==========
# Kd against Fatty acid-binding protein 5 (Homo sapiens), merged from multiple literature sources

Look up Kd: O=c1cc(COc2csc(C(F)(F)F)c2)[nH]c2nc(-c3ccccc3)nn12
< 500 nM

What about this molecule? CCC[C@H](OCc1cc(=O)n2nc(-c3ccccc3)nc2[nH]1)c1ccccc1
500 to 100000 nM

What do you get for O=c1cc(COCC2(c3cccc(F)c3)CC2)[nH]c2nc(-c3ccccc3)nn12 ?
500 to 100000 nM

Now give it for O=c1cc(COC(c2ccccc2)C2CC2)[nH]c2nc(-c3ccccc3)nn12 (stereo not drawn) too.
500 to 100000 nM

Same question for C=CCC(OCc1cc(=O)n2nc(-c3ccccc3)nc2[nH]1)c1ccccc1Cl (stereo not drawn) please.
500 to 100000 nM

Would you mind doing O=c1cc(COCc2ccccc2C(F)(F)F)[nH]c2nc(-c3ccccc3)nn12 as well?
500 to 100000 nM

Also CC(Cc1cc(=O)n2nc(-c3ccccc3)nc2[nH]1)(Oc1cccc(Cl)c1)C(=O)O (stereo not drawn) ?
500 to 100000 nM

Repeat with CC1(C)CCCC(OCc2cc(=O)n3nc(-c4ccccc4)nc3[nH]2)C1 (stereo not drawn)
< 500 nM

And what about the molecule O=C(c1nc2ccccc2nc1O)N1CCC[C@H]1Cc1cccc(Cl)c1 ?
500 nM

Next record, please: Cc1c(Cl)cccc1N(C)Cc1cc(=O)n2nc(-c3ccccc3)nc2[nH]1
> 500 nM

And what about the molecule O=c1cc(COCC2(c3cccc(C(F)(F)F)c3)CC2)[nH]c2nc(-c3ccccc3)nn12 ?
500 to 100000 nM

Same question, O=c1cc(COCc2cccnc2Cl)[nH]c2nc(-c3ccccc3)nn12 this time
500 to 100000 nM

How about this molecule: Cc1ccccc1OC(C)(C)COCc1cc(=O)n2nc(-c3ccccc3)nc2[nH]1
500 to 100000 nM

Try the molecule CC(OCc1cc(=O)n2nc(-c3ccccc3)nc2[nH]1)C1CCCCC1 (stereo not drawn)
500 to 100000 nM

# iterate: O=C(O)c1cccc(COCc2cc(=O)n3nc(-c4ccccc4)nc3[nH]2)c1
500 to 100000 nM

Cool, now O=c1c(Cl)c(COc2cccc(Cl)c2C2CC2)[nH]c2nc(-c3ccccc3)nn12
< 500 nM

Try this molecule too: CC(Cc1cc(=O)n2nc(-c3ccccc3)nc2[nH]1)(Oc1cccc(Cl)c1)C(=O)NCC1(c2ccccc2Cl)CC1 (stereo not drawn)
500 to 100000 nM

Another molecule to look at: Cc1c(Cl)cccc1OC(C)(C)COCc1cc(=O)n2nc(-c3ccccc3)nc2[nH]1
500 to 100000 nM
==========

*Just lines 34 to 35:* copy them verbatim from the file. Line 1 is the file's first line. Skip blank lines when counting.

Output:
Try this molecule too: CC(Cc1cc(=O)n2nc(-c3ccccc3)nc2[nH]1)(Oc1cccc(Cl)c1)C(=O)NCC1(c2ccccc2Cl)CC1 (stereo not drawn)
500 to 100000 nM